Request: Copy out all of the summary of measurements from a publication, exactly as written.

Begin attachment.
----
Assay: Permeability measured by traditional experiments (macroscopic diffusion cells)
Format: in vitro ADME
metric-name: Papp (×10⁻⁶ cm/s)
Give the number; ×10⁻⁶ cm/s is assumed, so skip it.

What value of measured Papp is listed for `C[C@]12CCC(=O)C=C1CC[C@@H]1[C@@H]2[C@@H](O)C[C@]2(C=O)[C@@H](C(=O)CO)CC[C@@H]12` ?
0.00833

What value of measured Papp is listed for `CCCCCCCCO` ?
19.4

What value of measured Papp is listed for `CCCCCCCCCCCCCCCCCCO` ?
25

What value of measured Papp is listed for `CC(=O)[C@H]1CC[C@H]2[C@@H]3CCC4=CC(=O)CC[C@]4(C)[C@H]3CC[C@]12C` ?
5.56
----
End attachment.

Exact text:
Assay: Permeability measured by traditional experiments (macroscopic diffusion cells)
Format: in vitro ADME
metric-name: Papp (×10⁻⁶ cm/s)
Give the number; ×10⁻⁶ cm/s is assumed, so skip it.

What value of measured Papp is listed for `C[C@]12CCC(=O)C=C1CC[C@@H]1[C@@H]2[C@@H](O)C[C@]2(C=O)[C@@H](C(=O)CO)CC[C@@H]12` ?
0.00833

What value of measured Papp is listed for `CCCCCCCCO` ?
19.4

What value of measured Papp is listed for `CCCCCCCCCCCCCCCCCCO` ?
25

What value of measured Papp is listed for `CC(=O)[C@H]1CC[C@H]2[C@@H]3CCC4=CC(=O)CC[C@]4(C)[C@H]3CC[C@]12C` ?
5.56